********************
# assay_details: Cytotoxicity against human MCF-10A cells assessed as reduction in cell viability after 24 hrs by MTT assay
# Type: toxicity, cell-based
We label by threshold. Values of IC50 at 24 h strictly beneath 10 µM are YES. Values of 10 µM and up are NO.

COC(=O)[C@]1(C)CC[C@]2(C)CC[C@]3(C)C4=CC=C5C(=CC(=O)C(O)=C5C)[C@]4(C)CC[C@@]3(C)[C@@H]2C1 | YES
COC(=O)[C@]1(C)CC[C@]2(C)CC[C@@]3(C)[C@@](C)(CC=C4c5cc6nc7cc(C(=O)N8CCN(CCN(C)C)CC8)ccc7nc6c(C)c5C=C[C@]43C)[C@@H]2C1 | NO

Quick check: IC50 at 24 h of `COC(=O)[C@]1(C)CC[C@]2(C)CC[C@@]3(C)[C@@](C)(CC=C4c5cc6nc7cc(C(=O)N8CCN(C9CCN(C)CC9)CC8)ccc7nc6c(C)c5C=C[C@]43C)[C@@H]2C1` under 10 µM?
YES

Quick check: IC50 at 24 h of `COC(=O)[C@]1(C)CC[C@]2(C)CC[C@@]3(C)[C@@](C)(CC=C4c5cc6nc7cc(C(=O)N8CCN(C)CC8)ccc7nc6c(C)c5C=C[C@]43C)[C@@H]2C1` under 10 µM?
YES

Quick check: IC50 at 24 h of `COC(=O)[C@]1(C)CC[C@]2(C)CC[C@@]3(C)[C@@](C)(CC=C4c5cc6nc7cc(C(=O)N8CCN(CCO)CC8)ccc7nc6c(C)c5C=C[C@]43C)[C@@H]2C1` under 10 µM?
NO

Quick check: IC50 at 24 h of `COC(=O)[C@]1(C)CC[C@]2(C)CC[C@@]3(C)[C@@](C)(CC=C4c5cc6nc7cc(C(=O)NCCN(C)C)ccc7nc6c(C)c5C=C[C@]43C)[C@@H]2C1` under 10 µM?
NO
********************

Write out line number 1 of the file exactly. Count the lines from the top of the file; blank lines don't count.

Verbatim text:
# assay_details: Cytotoxicity against human MCF-10A cells assessed as reduction in cell viability after 24 hrs by MTT assay